Tuesday, April 23, 2013

The Story of Captain Charles Boycott

     There's a little known story from Irish history about a land agent who got on the wrong side of a group of tenant farmers during the Irish Land War.  For reasons that I won't detail here, this man ended up being ostracized by the farmers and, in fact, by a whole community. That man's name was Charles Boycott.
    Because of the shunning of Boycott, the practice of not doing business with someone because you didn't like their politics first got its name, although the practice had existed before Boycott himself was, er, boycotted. Some three centuries later, boycotts are more popular than ever, thanks in part to the Internet and to the tendency of some people to jump on whatever bandwagon comes along.
     Historically, boycotts have proven to be an effective means of economic coercion.  The Montgomery Bus Boycott is one example of people deciding that they didn't need to pay their hard-earned money just to be mistreated. By the way, I expect anyone who wants to know more about the Irish Land War or the Montgomery Bus Boycott has the ability to Google those topics.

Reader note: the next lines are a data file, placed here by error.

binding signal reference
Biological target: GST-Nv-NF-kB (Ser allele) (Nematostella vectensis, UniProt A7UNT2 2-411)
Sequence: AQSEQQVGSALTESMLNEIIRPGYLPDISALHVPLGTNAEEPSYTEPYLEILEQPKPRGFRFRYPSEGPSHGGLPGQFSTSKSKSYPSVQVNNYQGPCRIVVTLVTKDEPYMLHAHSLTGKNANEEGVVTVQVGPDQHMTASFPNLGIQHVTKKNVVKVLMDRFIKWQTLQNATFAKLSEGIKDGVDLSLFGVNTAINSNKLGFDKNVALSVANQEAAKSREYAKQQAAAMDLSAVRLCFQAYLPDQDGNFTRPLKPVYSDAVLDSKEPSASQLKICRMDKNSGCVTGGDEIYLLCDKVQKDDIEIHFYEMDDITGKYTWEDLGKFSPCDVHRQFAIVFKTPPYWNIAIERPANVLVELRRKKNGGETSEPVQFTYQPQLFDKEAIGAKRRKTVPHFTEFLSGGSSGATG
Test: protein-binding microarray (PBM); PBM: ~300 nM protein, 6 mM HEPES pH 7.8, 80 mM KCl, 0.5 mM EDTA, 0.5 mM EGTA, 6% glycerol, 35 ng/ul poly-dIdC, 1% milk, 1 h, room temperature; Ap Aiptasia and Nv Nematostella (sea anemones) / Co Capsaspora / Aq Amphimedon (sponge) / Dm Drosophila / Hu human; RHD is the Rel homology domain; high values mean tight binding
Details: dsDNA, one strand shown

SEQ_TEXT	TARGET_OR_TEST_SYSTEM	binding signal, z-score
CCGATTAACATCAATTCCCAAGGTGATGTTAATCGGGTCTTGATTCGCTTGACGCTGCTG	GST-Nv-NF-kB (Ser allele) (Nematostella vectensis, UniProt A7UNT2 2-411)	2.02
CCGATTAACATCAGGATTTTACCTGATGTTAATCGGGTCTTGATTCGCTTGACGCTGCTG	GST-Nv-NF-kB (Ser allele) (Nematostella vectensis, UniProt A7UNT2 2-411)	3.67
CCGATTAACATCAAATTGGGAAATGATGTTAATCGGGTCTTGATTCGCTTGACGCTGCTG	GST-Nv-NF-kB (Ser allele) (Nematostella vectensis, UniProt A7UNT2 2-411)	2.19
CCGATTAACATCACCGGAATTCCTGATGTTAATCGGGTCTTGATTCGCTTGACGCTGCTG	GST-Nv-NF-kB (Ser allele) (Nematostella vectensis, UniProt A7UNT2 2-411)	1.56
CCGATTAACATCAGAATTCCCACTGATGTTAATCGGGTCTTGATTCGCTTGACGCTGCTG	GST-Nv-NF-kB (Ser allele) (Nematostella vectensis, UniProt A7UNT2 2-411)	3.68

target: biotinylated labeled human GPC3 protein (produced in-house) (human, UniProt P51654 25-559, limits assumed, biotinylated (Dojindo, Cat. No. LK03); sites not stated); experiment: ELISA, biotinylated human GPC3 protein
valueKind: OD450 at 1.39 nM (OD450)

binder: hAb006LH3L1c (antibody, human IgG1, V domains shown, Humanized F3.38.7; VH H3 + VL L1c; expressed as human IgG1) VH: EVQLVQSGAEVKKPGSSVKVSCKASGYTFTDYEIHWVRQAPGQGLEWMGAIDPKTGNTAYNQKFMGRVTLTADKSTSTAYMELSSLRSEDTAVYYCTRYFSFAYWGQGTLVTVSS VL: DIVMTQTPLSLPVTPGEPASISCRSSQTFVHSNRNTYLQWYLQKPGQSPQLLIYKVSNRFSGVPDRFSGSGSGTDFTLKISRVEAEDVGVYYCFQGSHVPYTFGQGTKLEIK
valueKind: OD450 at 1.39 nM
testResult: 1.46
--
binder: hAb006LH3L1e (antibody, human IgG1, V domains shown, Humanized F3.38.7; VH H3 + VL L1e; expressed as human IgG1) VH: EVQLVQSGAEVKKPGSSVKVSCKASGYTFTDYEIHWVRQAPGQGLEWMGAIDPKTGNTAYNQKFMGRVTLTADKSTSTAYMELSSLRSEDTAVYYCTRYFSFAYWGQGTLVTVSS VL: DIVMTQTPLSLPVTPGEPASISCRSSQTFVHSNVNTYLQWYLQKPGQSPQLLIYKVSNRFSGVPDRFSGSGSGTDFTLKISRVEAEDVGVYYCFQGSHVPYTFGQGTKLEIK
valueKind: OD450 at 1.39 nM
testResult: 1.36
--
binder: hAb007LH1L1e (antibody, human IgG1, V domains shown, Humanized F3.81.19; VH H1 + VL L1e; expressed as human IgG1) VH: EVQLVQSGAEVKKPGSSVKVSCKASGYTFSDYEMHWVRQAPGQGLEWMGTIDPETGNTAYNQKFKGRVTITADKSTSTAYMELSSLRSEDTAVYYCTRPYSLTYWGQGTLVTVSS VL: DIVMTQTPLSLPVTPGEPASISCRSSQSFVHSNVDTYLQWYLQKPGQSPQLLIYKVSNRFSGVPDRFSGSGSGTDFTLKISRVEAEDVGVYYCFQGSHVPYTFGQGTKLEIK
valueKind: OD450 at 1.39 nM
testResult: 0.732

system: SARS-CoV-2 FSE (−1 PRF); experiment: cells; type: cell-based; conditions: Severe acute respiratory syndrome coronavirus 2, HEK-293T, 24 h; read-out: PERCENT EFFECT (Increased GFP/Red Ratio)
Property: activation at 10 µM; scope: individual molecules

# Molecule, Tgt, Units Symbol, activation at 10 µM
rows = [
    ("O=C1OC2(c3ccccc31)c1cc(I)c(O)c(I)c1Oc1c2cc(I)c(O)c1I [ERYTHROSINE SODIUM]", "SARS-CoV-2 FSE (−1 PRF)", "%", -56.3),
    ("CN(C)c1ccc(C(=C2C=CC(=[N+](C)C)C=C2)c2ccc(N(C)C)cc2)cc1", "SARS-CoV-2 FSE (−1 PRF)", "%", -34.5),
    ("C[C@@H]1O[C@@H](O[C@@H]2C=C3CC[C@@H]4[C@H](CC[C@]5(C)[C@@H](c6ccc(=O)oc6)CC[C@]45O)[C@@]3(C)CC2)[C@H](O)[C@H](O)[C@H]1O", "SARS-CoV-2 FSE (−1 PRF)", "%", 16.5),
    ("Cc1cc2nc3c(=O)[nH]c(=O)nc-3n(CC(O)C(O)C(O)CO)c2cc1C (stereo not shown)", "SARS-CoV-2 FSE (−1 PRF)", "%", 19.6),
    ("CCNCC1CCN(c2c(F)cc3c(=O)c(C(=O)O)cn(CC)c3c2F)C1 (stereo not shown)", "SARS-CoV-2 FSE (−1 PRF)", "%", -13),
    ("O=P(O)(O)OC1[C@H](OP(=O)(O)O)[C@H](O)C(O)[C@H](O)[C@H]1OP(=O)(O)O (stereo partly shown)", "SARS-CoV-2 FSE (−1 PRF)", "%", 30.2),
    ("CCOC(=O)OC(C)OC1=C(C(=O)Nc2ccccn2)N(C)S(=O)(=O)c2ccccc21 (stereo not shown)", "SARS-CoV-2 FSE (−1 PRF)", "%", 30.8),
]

More recently, though, boycotts have seemed to be more about calling attention to a perceived offense, rather than actually affecting social change. You may remember that President Jimmy Carter had the U.S. boycott the 1980 Olympics in Moscow because the Soviet Union had invaded Afghanistan. Four years later, the Soviets returned the favor by refusing to send Olympians to Los Angeles. 
     Neither of those boycotts did anything to affect foreign policy. They accomplished nothing other than hurting those athletes who had trained for years to participate in a competition that they were barred from.  In the 21st century, most boycotts have devolved from noble causes into essentially personal vendettas against individuals.
     The most egregious example of this is when a group decides that they don't like a particular TV or radio show. Rather than doing something radical like changing the channel, they contact the advertisers who support the show they don't like and threaten a boycott if the companies don't pull their ads. That seems more like blackmail than an actual boycott.
      For the record, I maintain boycotts against two local businesses whose owners have been disrespectful to me over the years. I doubt they suffer much without my patronage, and I don't actively encourage other people not to do business with them. I simply take my business elsewhere, so I understand the concept. I just think it's mostly misapplied.